KABUL (Reuters) - Afghanistan’s parliament elected a former Uzbek warlord as speaker on Sunday, ending a month of squabbling over the position that has further undermined the credibility of an assembly tainted by electoral fraud.
The endorsement of Abdul Rahoof Ibrahimi clears the way for the assembly -- a disparate collection of 249 individual lawmakers rather than coherent political parties -- to begin legislating five months after a parliamentary vote.
But parliament is struggling with the fallout from an election in September that was marred by fraud and prompted a court challenge backed by President Hamid Karzai that threatens dozens of sitting MPs.
The political battle is undermining the West’s efforts to foster good governance as it starts handing over control of security to Afghan forces and withdrawing many of the 150,000 NATO-led troops by 2014.
Ibrahimi, a little-known politician who is reported to have supported Karzai’s re-election in 2009, is a member of Afghanistan’s Uzbek minority and fought with the insurgent group Hizb-ul-Islami Gulbuddin (HiG) against the Soviet occupation of Afghanistan in the 1980s.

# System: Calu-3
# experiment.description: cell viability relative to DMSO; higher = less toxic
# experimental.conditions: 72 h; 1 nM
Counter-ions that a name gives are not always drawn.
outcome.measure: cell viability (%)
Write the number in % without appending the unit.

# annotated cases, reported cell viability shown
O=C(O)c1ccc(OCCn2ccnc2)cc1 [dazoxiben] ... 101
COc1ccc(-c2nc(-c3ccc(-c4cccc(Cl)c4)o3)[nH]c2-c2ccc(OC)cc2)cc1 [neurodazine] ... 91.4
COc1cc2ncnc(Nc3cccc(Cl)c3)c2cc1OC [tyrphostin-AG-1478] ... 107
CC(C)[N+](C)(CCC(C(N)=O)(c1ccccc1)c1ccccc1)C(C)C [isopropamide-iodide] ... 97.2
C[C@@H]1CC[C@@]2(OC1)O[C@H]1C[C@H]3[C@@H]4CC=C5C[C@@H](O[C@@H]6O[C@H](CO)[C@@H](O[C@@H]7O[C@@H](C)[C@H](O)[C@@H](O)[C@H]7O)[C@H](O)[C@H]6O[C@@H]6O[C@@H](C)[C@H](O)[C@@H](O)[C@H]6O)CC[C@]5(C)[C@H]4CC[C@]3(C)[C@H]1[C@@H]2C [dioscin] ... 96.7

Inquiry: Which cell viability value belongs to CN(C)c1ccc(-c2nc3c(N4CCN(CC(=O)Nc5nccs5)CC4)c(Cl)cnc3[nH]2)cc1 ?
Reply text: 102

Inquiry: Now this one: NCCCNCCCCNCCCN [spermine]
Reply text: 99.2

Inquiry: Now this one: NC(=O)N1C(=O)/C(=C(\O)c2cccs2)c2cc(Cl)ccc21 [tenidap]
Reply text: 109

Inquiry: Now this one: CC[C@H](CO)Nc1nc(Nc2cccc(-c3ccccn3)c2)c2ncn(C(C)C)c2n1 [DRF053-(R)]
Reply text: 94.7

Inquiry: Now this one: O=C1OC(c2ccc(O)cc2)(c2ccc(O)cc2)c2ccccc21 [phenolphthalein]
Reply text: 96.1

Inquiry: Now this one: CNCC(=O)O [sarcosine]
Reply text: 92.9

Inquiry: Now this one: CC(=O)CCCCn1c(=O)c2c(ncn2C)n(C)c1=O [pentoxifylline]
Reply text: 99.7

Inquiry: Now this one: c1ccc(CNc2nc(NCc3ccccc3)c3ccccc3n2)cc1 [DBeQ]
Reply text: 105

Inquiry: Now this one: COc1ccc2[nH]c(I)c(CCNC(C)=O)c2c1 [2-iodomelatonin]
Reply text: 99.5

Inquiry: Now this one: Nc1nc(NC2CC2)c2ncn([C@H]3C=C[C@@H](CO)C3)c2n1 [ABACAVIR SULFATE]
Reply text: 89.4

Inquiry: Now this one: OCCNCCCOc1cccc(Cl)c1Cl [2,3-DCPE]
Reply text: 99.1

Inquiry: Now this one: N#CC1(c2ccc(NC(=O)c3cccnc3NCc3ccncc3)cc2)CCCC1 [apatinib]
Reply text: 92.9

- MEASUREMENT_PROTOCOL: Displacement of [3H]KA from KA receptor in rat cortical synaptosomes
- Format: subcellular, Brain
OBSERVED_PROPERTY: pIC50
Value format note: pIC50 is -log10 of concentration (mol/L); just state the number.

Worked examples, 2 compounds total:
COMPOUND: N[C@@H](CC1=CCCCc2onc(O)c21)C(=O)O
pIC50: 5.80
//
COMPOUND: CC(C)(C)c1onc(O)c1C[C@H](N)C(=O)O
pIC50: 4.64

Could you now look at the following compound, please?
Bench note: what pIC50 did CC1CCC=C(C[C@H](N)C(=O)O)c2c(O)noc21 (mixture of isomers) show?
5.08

HiG is now part of a Taliban-led insurgency against NATO-led troops and Afghan security forces.
Ibrahimi represents the northern province of Kunduz, which has become more violent over the past two years.
Karzai’s office issued a statement commending the choice of Ibrahimi as “worthy and right.”
His election resolves the most immediate impasse, but parliament continues to face “internal problems and external manipulation,” said Fabrizio Foschini of the Afghanistan Analysts Network research group.
Since convening on January 26, parliament has squabbled over two main candidates -- Younus Qanuni, a Tajik affiliated with the loose opposition bloc around failed presidential challenger Abdullah Abdullah, and former mujahideen warlord Abdul Rabb Rasoul Sayyaf, who, like Karzai, is a member of Afghanistan’s largest ethnic group, the Pashtuns.
The September 18 election trimmed the Pashtun representation and yielded a more vocal opposition bloc. But the president’s powers under the constitution are extensive, and Karzai has shown he will ignore the assembly and rule by decree.
A special court probe, initiated by Karzai to address reports of widespread vote-rigging, hangs over dozens of lawmakers, raising doubts over their readiness to challenge the president.
The court last week began recounting votes in several provinces, after the attorney general’s office seized ballot boxes from the Independent Election Commission earlier this month and threatened IEC officials with arrest.
Additional reporting and writing by Matt Robinson; Editing by Paul Tait
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